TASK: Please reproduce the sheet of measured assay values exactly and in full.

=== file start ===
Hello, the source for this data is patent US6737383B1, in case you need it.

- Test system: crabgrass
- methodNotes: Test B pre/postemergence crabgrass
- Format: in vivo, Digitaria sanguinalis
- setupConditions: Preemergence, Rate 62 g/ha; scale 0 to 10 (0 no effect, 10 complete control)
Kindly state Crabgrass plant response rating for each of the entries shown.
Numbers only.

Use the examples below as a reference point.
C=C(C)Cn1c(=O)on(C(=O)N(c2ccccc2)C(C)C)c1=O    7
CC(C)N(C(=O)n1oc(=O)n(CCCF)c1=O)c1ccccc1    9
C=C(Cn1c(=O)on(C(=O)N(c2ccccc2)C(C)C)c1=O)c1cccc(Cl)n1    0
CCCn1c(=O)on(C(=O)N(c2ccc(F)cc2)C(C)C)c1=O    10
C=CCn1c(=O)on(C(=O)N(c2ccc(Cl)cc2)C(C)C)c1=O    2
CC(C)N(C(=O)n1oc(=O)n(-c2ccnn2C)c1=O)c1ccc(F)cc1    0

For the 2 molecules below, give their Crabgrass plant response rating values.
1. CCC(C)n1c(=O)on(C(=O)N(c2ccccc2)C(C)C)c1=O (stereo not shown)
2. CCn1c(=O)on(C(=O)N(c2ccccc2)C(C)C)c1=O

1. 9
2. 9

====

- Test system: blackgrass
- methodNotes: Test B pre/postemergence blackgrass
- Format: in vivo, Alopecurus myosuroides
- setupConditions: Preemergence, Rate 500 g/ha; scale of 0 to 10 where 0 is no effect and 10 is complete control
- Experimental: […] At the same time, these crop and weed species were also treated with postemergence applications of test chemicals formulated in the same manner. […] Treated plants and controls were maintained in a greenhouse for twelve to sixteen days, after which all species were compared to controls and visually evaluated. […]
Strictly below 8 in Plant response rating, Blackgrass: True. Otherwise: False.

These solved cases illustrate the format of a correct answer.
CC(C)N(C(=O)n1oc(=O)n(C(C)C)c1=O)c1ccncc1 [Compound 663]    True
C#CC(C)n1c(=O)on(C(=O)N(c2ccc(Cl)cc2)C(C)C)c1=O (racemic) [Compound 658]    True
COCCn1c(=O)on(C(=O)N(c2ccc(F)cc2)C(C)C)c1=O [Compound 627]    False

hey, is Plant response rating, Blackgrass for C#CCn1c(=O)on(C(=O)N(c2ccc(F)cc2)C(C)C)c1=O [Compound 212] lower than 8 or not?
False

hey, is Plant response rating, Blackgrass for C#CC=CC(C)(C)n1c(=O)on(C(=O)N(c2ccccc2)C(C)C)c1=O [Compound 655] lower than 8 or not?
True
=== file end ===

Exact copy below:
Hello, the source for this data is patent US6737383B1, in case you need it.

- Test system: crabgrass
- methodNotes: Test B pre/postemergence crabgrass
- Format: in vivo, Digitaria sanguinalis
- setupConditions: Preemergence, Rate 62 g/ha; scale 0 to 10 (0 no effect, 10 complete control)
Kindly state Crabgrass plant response rating for each of the entries shown.
Numbers only.

Use the examples below as a reference point.
C=C(C)Cn1c(=O)on(C(=O)N(c2ccccc2)C(C)C)c1=O    7
CC(C)N(C(=O)n1oc(=O)n(CCCF)c1=O)c1ccccc1    9
C=C(Cn1c(=O)on(C(=O)N(c2ccccc2)C(C)C)c1=O)c1cccc(Cl)n1    0
CCCn1c(=O)on(C(=O)N(c2ccc(F)cc2)C(C)C)c1=O    10
C=CCn1c(=O)on(C(=O)N(c2ccc(Cl)cc2)C(C)C)c1=O    2
CC(C)N(C(=O)n1oc(=O)n(-c2ccnn2C)c1=O)c1ccc(F)cc1    0

For the 2 molecules below, give their Crabgrass plant response rating values.
1. CCC(C)n1c(=O)on(C(=O)N(c2ccccc2)C(C)C)c1=O (stereo not shown)
2. CCn1c(=O)on(C(=O)N(c2ccccc2)C(C)C)c1=O

1. 9
2. 9

====

- Test system: blackgrass
- methodNotes: Test B pre/postemergence blackgrass
- Format: in vivo, Alopecurus myosuroides
- setupConditions: Preemergence, Rate 500 g/ha; scale of 0 to 10 where 0 is no effect and 10 is complete control
- Experimental: […] At the same time, these crop and weed species were also treated with postemergence applications of test chemicals formulated in the same manner. […] Treated plants and controls were maintained in a greenhouse for twelve to sixteen days, after which all species were compared to controls and visually evaluated. […]
Strictly below 8 in Plant response rating, Blackgrass: True. Otherwise: False.

These solved cases illustrate the format of a correct answer.
CC(C)N(C(=O)n1oc(=O)n(C(C)C)c1=O)c1ccncc1 [Compound 663]    True
C#CC(C)n1c(=O)on(C(=O)N(c2ccc(Cl)cc2)C(C)C)c1=O (racemic) [Compound 658]    True
COCCn1c(=O)on(C(=O)N(c2ccc(F)cc2)C(C)C)c1=O [Compound 627]    False

hey, is Plant response rating, Blackgrass for C#CCn1c(=O)on(C(=O)N(c2ccc(F)cc2)C(C)C)c1=O [Compound 212] lower than 8 or not?
False

hey, is Plant response rating, Blackgrass for C#CC=CC(C)(C)n1c(=O)on(C(=O)N(c2ccccc2)C(C)C)c1=O [Compound 655] lower than 8 or not?
True